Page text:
Bob: The European Commission REDCo project (Religion, Education, Dialogue, Conflict) conducted research with 14 to 16-year-olds in eight different European nations, including England (the others were France, the Netherlands, Spain, Norway, Germany, Estonia and the Russian Federation). The great majority of students (whether or not from religious backgrounds) in the schools sampled in all countries expressed a wish to learn about religion and belief diversity, including the opportunity for discussion and exchange with peers in the ‘safe space’ of the classroom. There are issues here about ensuring that discussions and exchanges are conducted in a well-informed, positive and civil manner. Many students also expressed concern about media representations of religions and wanted help in unpacking and criticising these. These findings are reported and discussed in the various REDCo publications. A short cross section of reports can be found in a 2011 issue of the British Journal of Religious Education, now published as a Routledge paperback book (R. Jackson [ed] Religion, Education, Dialogue and Conflict: Perspectives on Religious Education Research). Discussion of these (the classroom as safe space; media representations of religions) and other issues, specifically focused on the needs of teachers, schools and teacher trainers, are discussed in a new Council of Europe publication on teaching about religions and beliefs. The book is called Signposts - Policy and practice for teaching about religions and non-religious world views in intercultural education. Further information is available at:

Research on students who identify themselves as ‘non-religious’ (e.g. by Simeon Wallis at Warwick) shows that students who tick the ‘non-religious’ box on a questionnaire have a wide variety of personal worldviews. This raises the question about the scope of the subject, which arguably should include both religious and non-religious systems of belief, and should cover personal worldviews as well as ‘organised’ religions and philosophies. Again, this issue is discussed in Signposts.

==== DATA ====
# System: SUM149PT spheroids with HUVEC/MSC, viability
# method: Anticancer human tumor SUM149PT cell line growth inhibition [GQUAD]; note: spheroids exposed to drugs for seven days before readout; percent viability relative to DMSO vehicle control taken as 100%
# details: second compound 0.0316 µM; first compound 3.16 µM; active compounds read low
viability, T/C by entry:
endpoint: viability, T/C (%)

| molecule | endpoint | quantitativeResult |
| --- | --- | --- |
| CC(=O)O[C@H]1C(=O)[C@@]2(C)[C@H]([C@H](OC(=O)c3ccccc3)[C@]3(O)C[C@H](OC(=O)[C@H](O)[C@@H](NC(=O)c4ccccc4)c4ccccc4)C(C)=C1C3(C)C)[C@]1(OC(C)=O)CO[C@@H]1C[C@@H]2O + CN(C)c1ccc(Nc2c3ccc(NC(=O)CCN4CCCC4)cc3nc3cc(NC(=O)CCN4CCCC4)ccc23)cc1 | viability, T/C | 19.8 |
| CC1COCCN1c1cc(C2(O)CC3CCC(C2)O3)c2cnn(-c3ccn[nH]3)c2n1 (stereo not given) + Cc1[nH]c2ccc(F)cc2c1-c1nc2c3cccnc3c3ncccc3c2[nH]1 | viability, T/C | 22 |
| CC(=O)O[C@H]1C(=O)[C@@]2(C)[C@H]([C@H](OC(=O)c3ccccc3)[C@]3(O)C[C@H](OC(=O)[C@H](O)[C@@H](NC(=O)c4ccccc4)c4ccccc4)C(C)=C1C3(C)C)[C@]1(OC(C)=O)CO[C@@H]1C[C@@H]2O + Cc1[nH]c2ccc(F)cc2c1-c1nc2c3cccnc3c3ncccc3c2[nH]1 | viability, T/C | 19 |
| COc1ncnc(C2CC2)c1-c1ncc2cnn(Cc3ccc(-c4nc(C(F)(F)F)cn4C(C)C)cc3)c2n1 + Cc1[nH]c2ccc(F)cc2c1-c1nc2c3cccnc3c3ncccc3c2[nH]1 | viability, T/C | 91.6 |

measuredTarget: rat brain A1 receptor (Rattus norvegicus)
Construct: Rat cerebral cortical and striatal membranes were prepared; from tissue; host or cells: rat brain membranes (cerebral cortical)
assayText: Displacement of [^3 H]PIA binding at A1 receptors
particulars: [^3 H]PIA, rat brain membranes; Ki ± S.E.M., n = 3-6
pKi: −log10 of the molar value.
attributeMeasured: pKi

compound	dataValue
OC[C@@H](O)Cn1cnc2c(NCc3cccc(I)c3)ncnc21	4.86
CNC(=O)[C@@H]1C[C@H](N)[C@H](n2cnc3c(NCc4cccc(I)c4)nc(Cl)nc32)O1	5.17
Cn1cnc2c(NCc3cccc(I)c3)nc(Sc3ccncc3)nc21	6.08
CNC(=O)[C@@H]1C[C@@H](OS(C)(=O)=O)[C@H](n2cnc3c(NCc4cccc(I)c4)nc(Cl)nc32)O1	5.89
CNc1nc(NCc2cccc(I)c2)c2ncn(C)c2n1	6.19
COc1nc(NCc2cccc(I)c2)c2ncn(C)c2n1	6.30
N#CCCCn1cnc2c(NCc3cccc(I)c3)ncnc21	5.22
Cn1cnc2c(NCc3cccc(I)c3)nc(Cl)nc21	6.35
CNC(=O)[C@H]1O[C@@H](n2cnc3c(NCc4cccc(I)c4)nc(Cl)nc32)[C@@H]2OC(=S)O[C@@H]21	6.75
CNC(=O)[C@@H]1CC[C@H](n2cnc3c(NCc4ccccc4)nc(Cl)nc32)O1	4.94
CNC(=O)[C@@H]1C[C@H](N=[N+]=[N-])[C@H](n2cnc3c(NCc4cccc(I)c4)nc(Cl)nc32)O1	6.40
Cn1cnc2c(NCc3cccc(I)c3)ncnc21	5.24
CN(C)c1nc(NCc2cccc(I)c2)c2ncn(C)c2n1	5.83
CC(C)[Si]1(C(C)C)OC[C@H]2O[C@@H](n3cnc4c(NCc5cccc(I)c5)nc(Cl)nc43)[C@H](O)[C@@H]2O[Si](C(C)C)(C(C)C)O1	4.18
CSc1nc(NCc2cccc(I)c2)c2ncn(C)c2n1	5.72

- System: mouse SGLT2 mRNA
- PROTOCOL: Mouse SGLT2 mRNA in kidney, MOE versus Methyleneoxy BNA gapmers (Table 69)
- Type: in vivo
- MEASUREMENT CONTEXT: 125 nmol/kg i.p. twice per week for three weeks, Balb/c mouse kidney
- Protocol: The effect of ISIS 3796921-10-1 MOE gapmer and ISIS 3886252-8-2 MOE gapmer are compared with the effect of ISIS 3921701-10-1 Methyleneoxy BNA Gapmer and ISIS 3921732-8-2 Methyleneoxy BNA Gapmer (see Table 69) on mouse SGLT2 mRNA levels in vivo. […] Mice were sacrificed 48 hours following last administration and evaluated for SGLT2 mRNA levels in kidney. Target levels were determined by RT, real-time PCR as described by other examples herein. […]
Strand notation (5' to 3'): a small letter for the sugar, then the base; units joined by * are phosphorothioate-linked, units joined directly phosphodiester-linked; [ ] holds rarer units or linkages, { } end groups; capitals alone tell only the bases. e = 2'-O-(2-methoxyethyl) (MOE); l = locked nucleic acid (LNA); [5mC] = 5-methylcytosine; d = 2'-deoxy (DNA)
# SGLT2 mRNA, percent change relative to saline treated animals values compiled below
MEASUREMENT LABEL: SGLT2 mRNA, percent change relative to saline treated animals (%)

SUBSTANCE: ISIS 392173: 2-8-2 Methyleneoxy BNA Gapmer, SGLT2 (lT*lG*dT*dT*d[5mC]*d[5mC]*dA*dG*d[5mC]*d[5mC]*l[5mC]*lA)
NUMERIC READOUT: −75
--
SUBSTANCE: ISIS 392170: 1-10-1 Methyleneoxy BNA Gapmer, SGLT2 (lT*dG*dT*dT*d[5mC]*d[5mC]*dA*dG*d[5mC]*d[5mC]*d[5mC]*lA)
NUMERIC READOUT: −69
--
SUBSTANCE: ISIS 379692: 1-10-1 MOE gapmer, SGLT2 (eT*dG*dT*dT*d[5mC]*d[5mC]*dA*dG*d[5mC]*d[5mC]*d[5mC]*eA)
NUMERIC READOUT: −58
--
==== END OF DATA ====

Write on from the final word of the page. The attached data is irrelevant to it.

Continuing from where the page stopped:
3) That a focused study of religion involves lower level skills that belong in KS3 and not at GCSE or A-level. Is that right?

Bob: No. Understanding religions and beliefs demands a high level of competence, which involves the acquisition of knowledge, the cultivation of appropriate attitudes, andespecially the acquisition of relevant skills. All of these should be developed at all stages of learning at an appropriate level. Again, the issue of competence – appropriate knowledge, skills and attitudes – is discussed in Signposts.

4) That the popularity of courses will fall if we approach religion using a wider range of approaches. Do you agree?

Bob: Not necessarily. The study of religions and beliefs is a wide-ranging field and the reduction of the subject to a single activity (studying only one religion, only doing philosophy, only studying texts) should be avoided. At the same time, attention needs to be given to what teachers are able to offer (there are implications here for degree courses and specialist professional training), and to student preferences. The general principle of including more than one approach and more than one religion is a good one. If the popularity goes down a bit and the quality goes up, the changes will be worth making.

5) That a focused study of religion and belief cannot be made interesting and engaging by skilled RE teachers. Do you agree?

Bob: No. The REDCo research suggests that teachers need to link what is covered to the interests and concerns of students as far as possible. My observation is that skilled religious education teachers are very capable of doing this.

Professor Robert Jackson PhD, DLitt, FAcSS
Warwick Religions and Education Research Unit (WRERU)
University of Warwick, UK, and
European Wergeland Centre, Oslo, Norway.

Monday, 24 November 2014

NATRE Executive member on the radio